Ten minutes ago, I was summoned by Papa Bear to observe while he’s being interviewed.
“Bring a recorder,” he said.
It was an unusual request, one that I normally get when we’re up to something more serious.
“They’re from (name of organization).”
Darn it! I’m bringing my camera, too.
I was poised take down notes the moment I sat down the round table, directly facing the two journalists, ready to jot down whatever these guests were up to.
But the first set of questions was pretty standard, and Papa Bear coolly and efficiently answered them.
As the interview proceeded, however, I noticed something was amiss. The questions were coming more and more from Papa Bear, and the skin under his collar was slowly changing color.
The unchanging pleasant expressions on the journalists’ faces, and the kind of questions they were asking, confirmed my suspicion: they have no idea at all – zero, zilch, nada – what their organization did, or haven’t done, to mother station.
I let go of my pen, leaned back, and watched the young journalists with wonder. Has it been that long? Was it neglect on the part of these younglings’ superiors to send them here to mother station without any idea of what happened in the past?
Or is it because they simply don’t care anymore about history, much more bother rectifying the deeds of their own organization?
And so the next half hour was spent Papa Bear educating them of what transpired ten years ago.
I hope those young journalists see the whole point of what happened during their visit. If they really embody their organization’s claim of being fair and transparent, it would do their organization good to rectify their own history.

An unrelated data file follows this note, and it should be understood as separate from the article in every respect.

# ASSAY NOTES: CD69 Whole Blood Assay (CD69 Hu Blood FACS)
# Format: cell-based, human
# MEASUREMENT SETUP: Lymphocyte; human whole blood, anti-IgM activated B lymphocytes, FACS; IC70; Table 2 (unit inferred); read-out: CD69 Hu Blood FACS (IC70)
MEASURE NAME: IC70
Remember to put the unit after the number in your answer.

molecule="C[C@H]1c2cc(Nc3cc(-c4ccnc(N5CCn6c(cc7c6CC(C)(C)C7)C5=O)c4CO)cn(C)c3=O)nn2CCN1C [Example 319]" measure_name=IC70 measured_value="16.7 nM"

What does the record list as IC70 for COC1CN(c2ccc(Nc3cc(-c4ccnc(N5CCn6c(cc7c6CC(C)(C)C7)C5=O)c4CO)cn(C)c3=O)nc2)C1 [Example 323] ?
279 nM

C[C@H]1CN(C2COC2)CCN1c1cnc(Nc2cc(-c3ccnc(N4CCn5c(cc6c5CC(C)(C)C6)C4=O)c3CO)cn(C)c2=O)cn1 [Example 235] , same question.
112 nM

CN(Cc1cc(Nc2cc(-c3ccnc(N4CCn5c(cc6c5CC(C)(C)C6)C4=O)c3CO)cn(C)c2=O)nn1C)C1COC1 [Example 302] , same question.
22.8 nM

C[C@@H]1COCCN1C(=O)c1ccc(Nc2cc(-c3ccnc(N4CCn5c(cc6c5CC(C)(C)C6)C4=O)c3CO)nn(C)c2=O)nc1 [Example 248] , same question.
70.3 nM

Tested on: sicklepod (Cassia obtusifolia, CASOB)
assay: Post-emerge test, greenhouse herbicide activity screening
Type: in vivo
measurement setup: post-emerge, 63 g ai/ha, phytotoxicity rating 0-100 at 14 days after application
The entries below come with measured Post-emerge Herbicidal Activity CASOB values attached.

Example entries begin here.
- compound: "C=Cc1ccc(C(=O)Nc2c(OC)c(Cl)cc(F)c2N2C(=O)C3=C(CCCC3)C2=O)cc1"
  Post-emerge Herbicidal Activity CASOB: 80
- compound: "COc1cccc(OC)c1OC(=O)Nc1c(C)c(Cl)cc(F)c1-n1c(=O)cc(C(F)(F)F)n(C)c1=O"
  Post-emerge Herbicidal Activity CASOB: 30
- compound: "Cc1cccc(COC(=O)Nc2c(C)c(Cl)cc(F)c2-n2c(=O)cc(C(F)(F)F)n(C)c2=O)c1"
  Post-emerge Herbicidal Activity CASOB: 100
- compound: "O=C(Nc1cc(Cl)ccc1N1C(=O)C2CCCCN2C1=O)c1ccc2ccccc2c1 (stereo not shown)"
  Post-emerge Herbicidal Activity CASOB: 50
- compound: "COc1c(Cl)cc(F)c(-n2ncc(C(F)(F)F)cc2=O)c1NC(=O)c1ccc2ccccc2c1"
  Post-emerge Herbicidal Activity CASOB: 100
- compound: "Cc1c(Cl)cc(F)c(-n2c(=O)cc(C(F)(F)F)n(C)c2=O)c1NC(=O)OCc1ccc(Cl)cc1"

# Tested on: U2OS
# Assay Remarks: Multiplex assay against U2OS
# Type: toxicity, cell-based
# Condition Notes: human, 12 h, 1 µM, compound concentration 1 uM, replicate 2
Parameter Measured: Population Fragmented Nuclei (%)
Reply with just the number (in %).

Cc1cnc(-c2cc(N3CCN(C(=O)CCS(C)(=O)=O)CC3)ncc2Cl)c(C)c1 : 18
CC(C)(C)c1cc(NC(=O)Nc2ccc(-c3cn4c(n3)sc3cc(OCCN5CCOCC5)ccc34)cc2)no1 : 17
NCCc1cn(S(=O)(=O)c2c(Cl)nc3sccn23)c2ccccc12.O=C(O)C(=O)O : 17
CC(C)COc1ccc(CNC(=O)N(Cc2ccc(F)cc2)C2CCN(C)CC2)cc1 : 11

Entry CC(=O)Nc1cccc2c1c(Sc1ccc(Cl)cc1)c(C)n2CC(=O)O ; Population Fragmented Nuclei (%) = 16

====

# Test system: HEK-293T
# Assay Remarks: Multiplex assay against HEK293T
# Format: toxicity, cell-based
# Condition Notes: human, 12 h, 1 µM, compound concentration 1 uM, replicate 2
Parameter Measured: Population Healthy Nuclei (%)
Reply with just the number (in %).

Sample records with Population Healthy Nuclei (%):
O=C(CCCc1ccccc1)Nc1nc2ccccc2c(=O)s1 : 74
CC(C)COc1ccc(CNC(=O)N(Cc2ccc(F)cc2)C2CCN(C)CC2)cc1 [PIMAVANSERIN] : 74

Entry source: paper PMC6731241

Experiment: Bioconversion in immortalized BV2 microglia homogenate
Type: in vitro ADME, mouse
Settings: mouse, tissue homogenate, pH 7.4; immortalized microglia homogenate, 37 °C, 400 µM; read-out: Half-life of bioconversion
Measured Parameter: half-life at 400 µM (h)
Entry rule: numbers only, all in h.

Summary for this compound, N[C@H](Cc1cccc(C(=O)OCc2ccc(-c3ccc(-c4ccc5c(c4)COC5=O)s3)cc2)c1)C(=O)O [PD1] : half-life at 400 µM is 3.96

Only then can both organizations finally close that particular chapter of democracy with smiling faces.
And I don’t have to bring a voice recorder and camera next time they send someone over.
Yesterday, Maundy Thursday, Joan and I chanced upon a local romantic movie that was partly about how neither party can move forward without the other clearing up the past.
I was only previously aware of the movie One More Chance, starred by Bea Alonzo and John Lloyd Cruz, because a fellow techie knows its famous lines – about breaking up and moving on – by heart.
Can anyone fully move on when something’s amiss in your shared history?
Perhaps, like in the movie, a simple question or a confession could have made everything okay.
And that it’s never too late to do so.
My mother has been doing a good job documenting the lives of her children and grandchildren. Neatly archived in her home in Aklan are bits and pieces of our lives – photos, old school uniforms, medals, diplomas, trophies, sketches, and even my recycled toys.
This is the place I’d go to if I ever lose myself.
But there are gaps, of course.
The most obvious would be the absence of baby photos in my albums. The yearbook for both my highschool and college never saw the light of day. And, maybe the most painful of all, my earliest creations of recycled toys were lost.
It can’t be helped, I guess. Some memories are bound to be lost, through nobody’s fault.
In my evening jogging sessions, warming up is usually spent on stretching and brisk walking.
However, when the back entrance to the UP Theater is empty, it’s a chance for me to practice some TMD kata.
As the body isn’t as supple and strong as it used to be, kata numbers 2 to 4 could really warm me up, if not tire me out entirely. The memory of the movements is vivid, alive, and wonderful.
Amid the motions, a totally different move would occasionally slip in – awkward, wide, arching, and dance-like.
Definitely not any of the TMD moves. But the memory of that beautiful, graceful move is broken, lost.
This one is my fault, and one of the saddest moments of my life.
Rafiki, Smores, blue, Naruto, Chuck Bass…
It’s nice to be reminded of, and again take a closer look at, your favorites. Funny how some changed, and others stayed the same.
A blessed weekend to all.